The face is only a few inches tall. The ivory is discoloured, golden-orange with dark stains filling its contours—a patina earned through millennia spent on Devon Island, Nunavut.
Deep lines carved into the ivory converge at two sunken eyes looming over an expressionless mouth. The longer you stare at this carving, called the First Face, the more lifelike it becomes. It’s as if the subject could awaken at any moment from a 4,000-year slumber.
The First Face is from a time when wooly mammoths weren’t yet extinct and the city of Babylon was brand new. Now it stares out at visitors to the Museum of History in Gatineau, Quebec.
“I just look at her and think she was this peaceful-looking woman,” says Karen Ryan, northern curator for the national museum. “It’s pretty incredible.”
It’s the oldest known depiction of a human face in Canada. But northern art is far older. To fully appreciate the value of that antiquity means re-examining how art in the North has historically been interpreted.
When Arctic Indigenous groups began interacting more regularly with western traders in the 18th century, northern “art” became a commodity. But long before those days, carvings and other skillful creations were being crafted and artfully decorated. They were used as tools, toys, gifts, combs, and jewellery. Many of these pieces were created in a particular context, and sometimes by cultures that no longer exist and of which very little is known. Without that frame of reference, archeologists and art historians have—historically and problematically—defaulted to guesswork.
“Anything they don’t understand kind of becomes a mystical charm or amulet,” says Susan Irving, collections registrar for the Prince of Wales Northern Heritage Centre in Yellowknife. “Those are powerful words with huge meanings for certain people that we know nothing about. So I’m really careful about that sort of thing.”
Irving has a difficult time with what’s dubbed ‘art historical.’ It’s the way colonial powers have placed a value on old items from misunderstood cultures and commodified them as “art.”
British explorers took burial items from the tombs of ancient Egyptians because they were shiny, gold and exotic. Items sacred and religious were instead interpreted as beautiful, kept for aesthetic reasons, and ultimately wound up entering the commercial market. Their true value and meaning were ignored. History, uncompromisingly complex, is flattened, framed, and hung on a wall.
“If you are really being dishonest and just presenting this death mask as a beautiful thing to appreciate for its Euro-centric aesthetic reasons, then you’re simplifying the narrative,” says Irving. “You’re losing all that true richness.”
Thousands of years before those British explorers raided Egypt, when the last stone was being placed into the Great Pyramid of Giza, the oldest artwork in northern Canada was already ancient.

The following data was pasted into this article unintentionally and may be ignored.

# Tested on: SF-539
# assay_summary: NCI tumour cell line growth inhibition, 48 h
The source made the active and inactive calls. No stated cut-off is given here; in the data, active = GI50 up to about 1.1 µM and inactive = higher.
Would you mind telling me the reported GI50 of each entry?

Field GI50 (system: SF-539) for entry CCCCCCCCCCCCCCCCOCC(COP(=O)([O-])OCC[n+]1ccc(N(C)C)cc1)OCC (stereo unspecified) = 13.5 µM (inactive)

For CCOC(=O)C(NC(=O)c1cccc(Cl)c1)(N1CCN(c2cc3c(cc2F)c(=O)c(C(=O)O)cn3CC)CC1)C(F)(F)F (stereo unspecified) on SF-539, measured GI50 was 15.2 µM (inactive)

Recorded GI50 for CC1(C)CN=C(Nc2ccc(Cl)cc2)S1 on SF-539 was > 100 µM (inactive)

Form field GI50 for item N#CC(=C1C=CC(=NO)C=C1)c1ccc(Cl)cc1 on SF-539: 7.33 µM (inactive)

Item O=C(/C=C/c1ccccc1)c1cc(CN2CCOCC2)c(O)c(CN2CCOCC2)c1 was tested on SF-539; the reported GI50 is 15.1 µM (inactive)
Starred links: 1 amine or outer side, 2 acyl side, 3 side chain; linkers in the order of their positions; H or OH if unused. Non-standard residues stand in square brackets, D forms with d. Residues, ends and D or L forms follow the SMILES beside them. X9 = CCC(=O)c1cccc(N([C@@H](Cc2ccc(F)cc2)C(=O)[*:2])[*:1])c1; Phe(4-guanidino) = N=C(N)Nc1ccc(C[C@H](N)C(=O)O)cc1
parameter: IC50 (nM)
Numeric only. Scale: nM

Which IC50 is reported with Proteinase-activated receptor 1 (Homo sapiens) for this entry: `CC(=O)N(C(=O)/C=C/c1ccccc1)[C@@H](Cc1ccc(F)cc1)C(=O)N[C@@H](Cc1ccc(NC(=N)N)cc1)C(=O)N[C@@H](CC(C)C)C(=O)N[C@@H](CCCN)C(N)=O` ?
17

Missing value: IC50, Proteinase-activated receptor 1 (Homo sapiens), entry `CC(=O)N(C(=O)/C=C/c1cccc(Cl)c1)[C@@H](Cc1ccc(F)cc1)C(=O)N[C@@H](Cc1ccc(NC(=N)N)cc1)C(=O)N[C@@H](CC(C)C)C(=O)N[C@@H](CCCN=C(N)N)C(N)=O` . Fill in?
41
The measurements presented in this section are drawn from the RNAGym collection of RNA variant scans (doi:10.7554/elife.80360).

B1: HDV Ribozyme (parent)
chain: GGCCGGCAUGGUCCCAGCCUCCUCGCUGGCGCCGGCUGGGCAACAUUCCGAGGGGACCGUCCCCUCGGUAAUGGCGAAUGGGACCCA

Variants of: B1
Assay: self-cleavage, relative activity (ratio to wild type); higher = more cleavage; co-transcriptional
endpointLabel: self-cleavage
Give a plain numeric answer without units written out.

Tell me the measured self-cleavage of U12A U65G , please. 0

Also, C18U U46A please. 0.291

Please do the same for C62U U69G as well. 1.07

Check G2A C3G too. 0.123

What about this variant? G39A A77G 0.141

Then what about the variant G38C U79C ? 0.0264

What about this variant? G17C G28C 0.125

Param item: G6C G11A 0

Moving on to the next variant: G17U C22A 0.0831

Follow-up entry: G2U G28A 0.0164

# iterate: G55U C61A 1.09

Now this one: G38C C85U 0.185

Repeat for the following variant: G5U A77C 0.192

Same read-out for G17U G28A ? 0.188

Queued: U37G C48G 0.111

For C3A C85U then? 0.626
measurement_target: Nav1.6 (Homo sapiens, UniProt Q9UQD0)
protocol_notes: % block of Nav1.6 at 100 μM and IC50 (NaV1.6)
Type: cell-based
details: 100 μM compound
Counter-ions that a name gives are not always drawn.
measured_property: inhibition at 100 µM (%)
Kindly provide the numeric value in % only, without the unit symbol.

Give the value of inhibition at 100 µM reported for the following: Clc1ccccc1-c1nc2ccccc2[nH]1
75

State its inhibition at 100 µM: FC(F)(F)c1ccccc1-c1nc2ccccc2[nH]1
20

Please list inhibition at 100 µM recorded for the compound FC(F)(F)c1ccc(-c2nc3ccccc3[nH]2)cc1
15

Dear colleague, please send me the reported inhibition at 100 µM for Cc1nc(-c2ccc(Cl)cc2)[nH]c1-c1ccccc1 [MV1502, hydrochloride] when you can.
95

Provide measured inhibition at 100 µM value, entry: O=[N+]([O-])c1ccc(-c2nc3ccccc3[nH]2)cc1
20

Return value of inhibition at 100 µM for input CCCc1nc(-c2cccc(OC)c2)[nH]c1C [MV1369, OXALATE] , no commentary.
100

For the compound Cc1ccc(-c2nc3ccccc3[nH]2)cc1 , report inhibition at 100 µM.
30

It’s a spear piece, crafted from caribou antler, carved with a series of rolling wave-like shapes. Carbon dating places the artifact’s age at 8,100 years—older than Ancient Greece by some five millennia. Empires around the world rose, fell, and rose again as the spear rested patiently in a mountain ice patch south of Gladstone Lakes (50 kilometres north of Haines Junction). There it remained, in the traditional territory of the Champagne and Aishihik First Nations, until it was rediscovered in the summer of 2000.
“We are still learning about why our ancestors may have carved a design onto this hunting tool, but knowing they did points to the sacred in everyday life activities, like hunting,” says Dän nätthe äda Kaaxnox (Chief Steve Smith).
The kwädāͅ y kwädǟn tool (meaning belonging to “our ancestors or long ago peoples” in Southern Tutchone) is not just a dusty artifact to the Champagne and Aishihik. It’s a piece of living heritage passed down through the eons.
Ten thousand years ago, or thereabouts, an ancestor of the Mountain Dene was walking through the Mackenzie Mountains with a prized stone blade on their person. Now, it lives tucked away inside the Prince of Wales’ archives. The grey-blue chert stone, about 15 centimetres in length, has evenly flaked ridges running like lake ripples down its body. The skill involved in making such a precise piece is “stunning” says Irving.
“These things would be highly prized,” she says. “To have found one, it just represents a huge loss for someone who dropped it out of their pocket. ‘Ah shit, my knife, I left it up there.’”
She’s guessing at what happened, of course. The “oblique, transverse flaking” stone tool was found in an ice patch and that much is certain. The rest is an educated guess. It looks like a knife blade. The skill involved in its creation appears to be out of the ordinary. There’s no carbon to date the stone, but similar pieces found in North American sites to the south have been dated to 10,000 years old. Is it that old? No one can say. Is it art? Well, the knowledge of the material, the practice involved to craft something of this sort, it’s more than just tool-making.
But is it art? Irving can’t say. She only knows what happens when she looks at it.
“Immediately, it’s a feeling here,” she says, holding her hand tightly to her chest. “And I want to cry. I immediately see the hand that made it and the hand that held it. I have an emotional reaction to that sort of thing.”
It’s possible the oldest art in the North isn’t anything tangible at all. Not an object buried in the past but something alive, worth preserving. A tradition passed down through generations—the design of a tattoo, the movement of a dance, the rhythm of a language offering continuity through time.
“But we like to have a visual thing,” Irving responds. It’s easy to see why. Looking at faces carved by human hands bridges an unfathomable distance.
“Is that somebody’s family or friends?” asks Ryan. “You feel like you almost know them.”